• Having the wah pedal after your distortion allows the distortion pedal to act more consistently, but at the expense of losing some of the bottom end of your tone, as well as harsher highs. The resulting sound is a much more drastic wah sound that’s a bit more difficult to control in the mix. Both sounds are usable in the proper context, and ultimately, there’s no right or wrong solution.

Fotis from Fuzzville Musicstore demonstrates different combinations of wah and distortion effects and their unique sounds.

+ Read more on Flypaper: “How to Create a Shoegaze Guitar Sound with Effects Pedals”

Parked wah

This is a very unique yet effective use of the wah pedal, particularly in rock ‘n’ roll music. Popularized by many classic guitarists such as Jimmy Page and Eric Clapton, the “parked wah” technique is just as simple as it sounds: simply find a position in your wah pedal’s range that you like the sound of, and leave the pedal parked in that position. This creates a sharp and aggressive lead tone that’s guaranteed to add an edge to your lead playing.

Bowie guitarist Mick Ronson frequently utilized the wah pedal in his lead playing, using the expression for occasional key phrases and then parking it in a position that yielded a biting tone that cut through the mix.

3. Filter effects

Filter effects are, by far, some of the most reactive to your playing of any effects out there. This is where a lot of players start to discover new expressive territory for themselves. Introducing shifting frequencies and changing harmonic elements to your sound is a great way to give your instrument a unique voice that stands out in a mix.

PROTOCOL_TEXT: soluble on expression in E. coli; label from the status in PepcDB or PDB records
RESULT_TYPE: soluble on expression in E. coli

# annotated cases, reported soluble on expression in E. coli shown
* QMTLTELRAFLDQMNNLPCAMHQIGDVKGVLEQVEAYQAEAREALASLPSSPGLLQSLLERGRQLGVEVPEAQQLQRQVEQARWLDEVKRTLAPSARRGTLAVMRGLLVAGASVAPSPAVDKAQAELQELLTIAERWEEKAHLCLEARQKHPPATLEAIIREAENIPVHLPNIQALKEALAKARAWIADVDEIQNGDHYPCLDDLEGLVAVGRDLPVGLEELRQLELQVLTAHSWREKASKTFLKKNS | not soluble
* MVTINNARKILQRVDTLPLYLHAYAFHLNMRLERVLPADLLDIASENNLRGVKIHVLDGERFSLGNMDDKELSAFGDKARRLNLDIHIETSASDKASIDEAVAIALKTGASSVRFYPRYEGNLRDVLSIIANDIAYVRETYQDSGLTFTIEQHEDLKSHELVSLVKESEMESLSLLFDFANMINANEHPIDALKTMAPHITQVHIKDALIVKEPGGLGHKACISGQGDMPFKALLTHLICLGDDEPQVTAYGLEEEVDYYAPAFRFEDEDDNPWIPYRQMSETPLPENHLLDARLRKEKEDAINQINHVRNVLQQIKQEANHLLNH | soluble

+ Learn more on Soundfly: Understand the fundamentals of filtering harmonic content with our free, bite-sized course Demystifying Synths: Filters.

Envelope filters

Envelope filter and auto-wah pedals are all of the fun and expression of a wah pedal without having to worry about the footwork. These pedals use the strength of the signal they receive to determine the shape of your tone. They typically come with a few different adjustable parameters that allow you to alter how sensitive the pedal is to your playing, as well as the range and peak of the filter. This effect is popular among bassists (Thundercat, Flea) and guitarists (Frank Zappa, Omar Rodriguez Lopez) alike.

Frank Zappa makes use of an auto-wah envelope filter in combination with a traditional wah pedal during the guitar solo of “Inca Roads.”

Step filters

If you were to record a note played through an envelope filter, and then slice that recording into several smaller segments and scramble those segments around, you would have a rough approximation of a step filter. This is definitely one of the more peculiar effects out there. Sitting somewhere between filter and modulation with an additional rhythmic element, step filters are typically used to imitate some of the choppy sounds you could get from older analog synth gear. Though it’s definitely one to be used sparingly, this effect is bound to turn some heads when used in the right places.

John Frusciante of the Red Hot Chili Peppers uses the Obi-Wah setting on his Line 6 FM4 Filter Modeler at 2:26 in this performance of “Throw Away Your Television.”

As a performing musician, John Tyler Kent has played with a wide variety of artists for all kinds of audiences, from small clubs across the country to international music festivals. In addition to his work as a performer, Tyler has working experience in marketing, production, and composition.